CACHE Institute : Communication Avoidance and Communication Hiding at the Extreme Scale
Lois Curfman McInnes, Boyana Norris, Stefan Wild
Erich Strohmaier (Project Lead, LBNL), James Demmel (UCB), Michelle Mills Strout (CSU)
Lawrence Berkeley National Laboratory, UC Berkeley, Colorado State University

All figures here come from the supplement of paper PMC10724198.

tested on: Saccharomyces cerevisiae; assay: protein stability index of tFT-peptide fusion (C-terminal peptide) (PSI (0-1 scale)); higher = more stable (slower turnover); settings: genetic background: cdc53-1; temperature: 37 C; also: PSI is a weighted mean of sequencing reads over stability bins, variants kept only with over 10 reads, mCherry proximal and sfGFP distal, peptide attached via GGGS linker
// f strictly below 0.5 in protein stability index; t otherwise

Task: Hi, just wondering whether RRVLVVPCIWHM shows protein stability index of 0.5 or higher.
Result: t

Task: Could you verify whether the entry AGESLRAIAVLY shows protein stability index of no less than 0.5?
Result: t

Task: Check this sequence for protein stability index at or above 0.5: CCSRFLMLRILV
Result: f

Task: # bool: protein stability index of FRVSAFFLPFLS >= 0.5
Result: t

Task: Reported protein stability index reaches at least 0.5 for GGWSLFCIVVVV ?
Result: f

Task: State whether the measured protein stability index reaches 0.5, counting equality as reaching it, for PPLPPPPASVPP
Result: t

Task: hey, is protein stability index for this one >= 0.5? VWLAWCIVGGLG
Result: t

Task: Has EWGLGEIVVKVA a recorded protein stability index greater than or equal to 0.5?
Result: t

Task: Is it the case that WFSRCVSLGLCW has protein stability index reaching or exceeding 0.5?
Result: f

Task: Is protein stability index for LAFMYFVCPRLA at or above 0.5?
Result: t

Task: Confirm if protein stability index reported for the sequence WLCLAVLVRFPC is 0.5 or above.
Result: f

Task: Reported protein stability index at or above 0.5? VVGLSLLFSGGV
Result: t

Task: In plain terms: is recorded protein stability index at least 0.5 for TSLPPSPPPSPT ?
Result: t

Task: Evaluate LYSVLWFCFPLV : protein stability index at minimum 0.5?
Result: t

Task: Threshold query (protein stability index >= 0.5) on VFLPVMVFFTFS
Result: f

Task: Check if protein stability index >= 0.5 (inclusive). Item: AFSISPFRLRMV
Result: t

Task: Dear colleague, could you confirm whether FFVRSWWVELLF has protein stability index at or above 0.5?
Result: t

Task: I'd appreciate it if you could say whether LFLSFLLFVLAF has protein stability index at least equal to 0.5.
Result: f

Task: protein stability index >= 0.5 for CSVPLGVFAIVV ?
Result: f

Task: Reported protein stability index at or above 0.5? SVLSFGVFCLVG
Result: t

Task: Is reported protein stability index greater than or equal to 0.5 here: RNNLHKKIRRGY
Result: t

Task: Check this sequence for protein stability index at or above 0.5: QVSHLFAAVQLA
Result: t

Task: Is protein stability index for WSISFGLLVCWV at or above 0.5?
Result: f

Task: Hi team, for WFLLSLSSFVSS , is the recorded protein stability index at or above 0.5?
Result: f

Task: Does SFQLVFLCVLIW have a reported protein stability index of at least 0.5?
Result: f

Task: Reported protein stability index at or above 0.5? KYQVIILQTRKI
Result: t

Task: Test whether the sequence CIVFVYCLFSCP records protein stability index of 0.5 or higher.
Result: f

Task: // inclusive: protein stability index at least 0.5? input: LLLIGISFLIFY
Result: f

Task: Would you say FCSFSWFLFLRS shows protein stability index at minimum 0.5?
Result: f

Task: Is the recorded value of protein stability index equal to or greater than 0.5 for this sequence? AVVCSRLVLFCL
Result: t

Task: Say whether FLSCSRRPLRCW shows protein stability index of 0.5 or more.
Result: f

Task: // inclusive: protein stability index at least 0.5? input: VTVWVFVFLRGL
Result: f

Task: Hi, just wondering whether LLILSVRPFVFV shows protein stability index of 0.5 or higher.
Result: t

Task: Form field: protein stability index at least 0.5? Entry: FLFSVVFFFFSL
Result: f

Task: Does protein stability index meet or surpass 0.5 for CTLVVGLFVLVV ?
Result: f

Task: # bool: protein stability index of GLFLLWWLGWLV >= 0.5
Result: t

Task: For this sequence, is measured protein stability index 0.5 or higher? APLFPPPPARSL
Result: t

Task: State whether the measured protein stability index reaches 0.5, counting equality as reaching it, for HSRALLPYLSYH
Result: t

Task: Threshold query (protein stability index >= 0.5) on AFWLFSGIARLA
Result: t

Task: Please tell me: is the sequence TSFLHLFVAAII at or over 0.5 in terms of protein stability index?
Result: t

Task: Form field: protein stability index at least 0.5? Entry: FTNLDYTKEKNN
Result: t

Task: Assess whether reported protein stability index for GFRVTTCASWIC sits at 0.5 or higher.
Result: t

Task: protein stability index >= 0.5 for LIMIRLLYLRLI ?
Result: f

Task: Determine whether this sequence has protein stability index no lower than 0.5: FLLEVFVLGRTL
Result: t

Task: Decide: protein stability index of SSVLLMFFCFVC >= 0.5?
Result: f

Our goal is to have applied mathematicians and computer scientists collaborate to reduce the two major obstacles to productively using future extreme scale computer architectures: the cost of communication, and the programming eﬀort required to write efficient programs on these increasingly large and complicated machines. Communication means moving data (either between levels of a memory hierarchy, or between processors on a network) and synchronization. Both bandwidth costs (proportional to the number of words moved) and latency costs (proportional to the number of messages, or packets of contiguous data) are important to minimize. Mathematical innovation is needed to develop new algorithms that do less communication than current algorithms, which were mostly designed to minimize arithmetic operations rather than communication (sometimes minimizing the two goes together, but not always, as we will see). Computer science innovation is needed to make programming these more complicated algorithms easier on these more complicated and possibly heterogeneous architectures, as well as more easily ﬁnding the fastest implementation out of the combinatorial explosion of possibilities.